As a Life Flight Network helicopter pilot, Olaf Holm meets families and children who are many times experiencing the worst day of their life.
“As a father and grandparent, I just want them to feel better. I want to take away some of the pain,” said Holm, who, after a 30-year career in the military, became a helicopter pilot for Life Flight Network. Life Flight Network, headquartered in Aurora, OR is a not-for-profit critical care transport company providing helicopter, fixed-wing, and ground emergency transport services. The company has been saving lives by delivering rapid response, ICU-level care to patients in Oregon since 1978.
Making a big difference with simple kindness
Holm’s main responsibility is to save lives. By safely transporting critically ill or injured patients — whether infants, children or adults— to healthcare facilities across the Pacific Northwest and Intermountain West, he ensures they get access to lifesaving definitive care as quickly as possible. After seeing the distress in some of his youngest patients as he prepared them for transport, Olaf had an idea. He began purchasing and giving away his namesake dolls of the jolly snowman from the popular Disney film Frozen as a way of introducing himself and to create a personal connection.
“Nobody knew my name until Frozen came out…Olaf is a goofy, warm character,” he laughed.
The first patient to receive an Olaf doll was a five-year-old girl with autism in Lewiston, ID, who was terrified after learning she had to be transported by helicopter.
“As soon as she saw the doll, the terror left her eyes, and she began to settle. She calmed down and smiled,” Holm recalled. “How do you put a dollar amount on that?”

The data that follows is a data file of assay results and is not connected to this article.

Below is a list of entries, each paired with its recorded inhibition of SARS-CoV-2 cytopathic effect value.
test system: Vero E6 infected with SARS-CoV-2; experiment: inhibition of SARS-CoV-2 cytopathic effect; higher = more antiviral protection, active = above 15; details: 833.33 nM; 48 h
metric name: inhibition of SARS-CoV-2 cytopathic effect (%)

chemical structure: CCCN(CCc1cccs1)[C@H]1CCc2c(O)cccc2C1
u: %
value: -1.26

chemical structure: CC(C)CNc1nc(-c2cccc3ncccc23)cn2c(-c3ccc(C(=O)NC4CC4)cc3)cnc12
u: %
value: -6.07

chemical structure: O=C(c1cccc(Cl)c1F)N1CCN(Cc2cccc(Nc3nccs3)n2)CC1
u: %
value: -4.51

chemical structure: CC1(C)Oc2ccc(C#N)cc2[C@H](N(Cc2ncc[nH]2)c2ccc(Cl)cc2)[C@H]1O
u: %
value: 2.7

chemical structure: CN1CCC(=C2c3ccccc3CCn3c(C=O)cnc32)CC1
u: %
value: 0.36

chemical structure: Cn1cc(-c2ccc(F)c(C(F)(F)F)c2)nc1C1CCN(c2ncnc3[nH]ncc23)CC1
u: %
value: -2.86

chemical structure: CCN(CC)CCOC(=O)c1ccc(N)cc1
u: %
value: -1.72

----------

After seeing the soothing effect the dolls had on so many of his patients, Olaf contacted Ty, the toy manufacturer and tried to place a bulk order of dolls over the phone. Instead, they sent Holm a surprise free-of-charge.
“Next thing I knew, I had six huge boxes of 120 Olafs each!” he recalled.
It’s taken Holm nearly two years to give away all his Olaf dolls.
A team of life-saving professionals who care
“Olaf is such a great example of our company values, especially the compassionate and empathetic healthcare piece,” said Natalie Hannah, Life Flight Network’s public relations specialist who has been working at the company for over eight years.
Holm is one of many life-saving professionals at Life Flight Network, the fourth-largest air medical provider in the country. They provide an essential service, especially in areas like rural Oregon, where air medical transport is a lifeline for residents needing access to specialty healthcare.
“We were one of the first air medical programs in the nation,” explained Hannah. “Unfortunately, before we existed, many patients died waiting for help that couldn’t get there quickly enough. Our entry into the industry and region immediately had a huge impact, and we’ve grown exponentially since that time.” Over the last 45 years, Life Flight Network has grown to 28 locations and over 900 employees, supporting the healthcare needs of nearly 15 million people across Oregon, Washington, Idaho and Montana.
As a not-for-profit, Life Flight Network prioritizes patients, families, and communities above their bottom line. There are many ways to support Life Flight Network’s mission and generous caregivers like Olaf, including purchasing a Life Flight Network membership, donating to their foundation or attending foundation events like the upcoming golf tournament at Langdon Farms. For a nominal annual fee, membership provides financial peace-of-mind for covered families, eliminating costs associated with transport. Membership dues and donations to the foundation are applied directly to the organization’s mission services, used to pay for things like state-of-the-art equipment, advanced training for crews, and to bolster their generous financial assistance program for patients.
Not only is Life Flight Network a critical resource for those experiencing a medical emergency, it’s also a company that lives its values by placing a premium on empathy, compassion, and kindness, as Hannah said. “It’s so, so important to us that we keep humanity in the healthcare that we provide.”